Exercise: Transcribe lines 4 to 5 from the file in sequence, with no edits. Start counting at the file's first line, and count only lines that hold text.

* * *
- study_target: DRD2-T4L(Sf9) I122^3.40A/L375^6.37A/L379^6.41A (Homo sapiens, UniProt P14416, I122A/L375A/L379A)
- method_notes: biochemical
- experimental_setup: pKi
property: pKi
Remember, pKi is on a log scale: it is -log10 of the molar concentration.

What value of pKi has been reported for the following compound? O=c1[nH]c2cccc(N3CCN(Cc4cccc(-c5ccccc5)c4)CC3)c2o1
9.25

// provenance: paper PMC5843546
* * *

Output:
property: pKi
Remember, pKi is on a log scale: it is -log10 of the molar concentration.